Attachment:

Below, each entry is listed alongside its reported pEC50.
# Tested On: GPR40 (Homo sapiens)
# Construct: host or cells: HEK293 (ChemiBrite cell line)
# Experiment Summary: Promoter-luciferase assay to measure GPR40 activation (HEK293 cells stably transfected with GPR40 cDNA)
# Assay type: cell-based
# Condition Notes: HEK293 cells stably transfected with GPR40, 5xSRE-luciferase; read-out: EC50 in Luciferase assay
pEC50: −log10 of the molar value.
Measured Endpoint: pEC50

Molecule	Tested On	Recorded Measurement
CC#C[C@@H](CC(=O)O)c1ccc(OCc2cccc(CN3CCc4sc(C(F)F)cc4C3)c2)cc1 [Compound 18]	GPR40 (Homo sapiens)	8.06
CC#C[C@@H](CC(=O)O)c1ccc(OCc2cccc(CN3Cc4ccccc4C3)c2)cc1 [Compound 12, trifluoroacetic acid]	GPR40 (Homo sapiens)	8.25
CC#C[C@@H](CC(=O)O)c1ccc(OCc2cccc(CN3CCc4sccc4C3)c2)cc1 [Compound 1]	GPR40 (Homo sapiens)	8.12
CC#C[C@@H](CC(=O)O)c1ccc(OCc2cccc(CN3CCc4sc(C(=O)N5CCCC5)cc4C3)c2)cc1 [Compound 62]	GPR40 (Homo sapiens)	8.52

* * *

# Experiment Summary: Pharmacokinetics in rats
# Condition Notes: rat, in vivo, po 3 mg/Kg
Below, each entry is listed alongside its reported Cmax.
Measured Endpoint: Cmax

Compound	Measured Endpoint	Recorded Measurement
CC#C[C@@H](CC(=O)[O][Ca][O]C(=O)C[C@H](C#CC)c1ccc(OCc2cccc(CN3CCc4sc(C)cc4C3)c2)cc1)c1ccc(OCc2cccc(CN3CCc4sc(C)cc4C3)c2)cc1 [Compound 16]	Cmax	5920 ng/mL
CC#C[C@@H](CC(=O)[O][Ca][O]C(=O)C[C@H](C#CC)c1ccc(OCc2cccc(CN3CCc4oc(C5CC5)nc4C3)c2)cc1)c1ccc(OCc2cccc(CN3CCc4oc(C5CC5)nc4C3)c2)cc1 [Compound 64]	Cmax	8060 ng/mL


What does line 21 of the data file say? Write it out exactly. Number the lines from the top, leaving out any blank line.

CC#C[C@@H](CC(=O)[O][Ca][O]C(=O)C[C@H](C#CC)c1ccc(OCc2cccc(CN3CCc4oc(C5CC5)nc4C3)c2)cc1)c1ccc(OCc2cccc(CN3CCc4oc(C5CC5)nc4C3)c2)cc1 [Compound 64]	Cmax	8060 ng/mL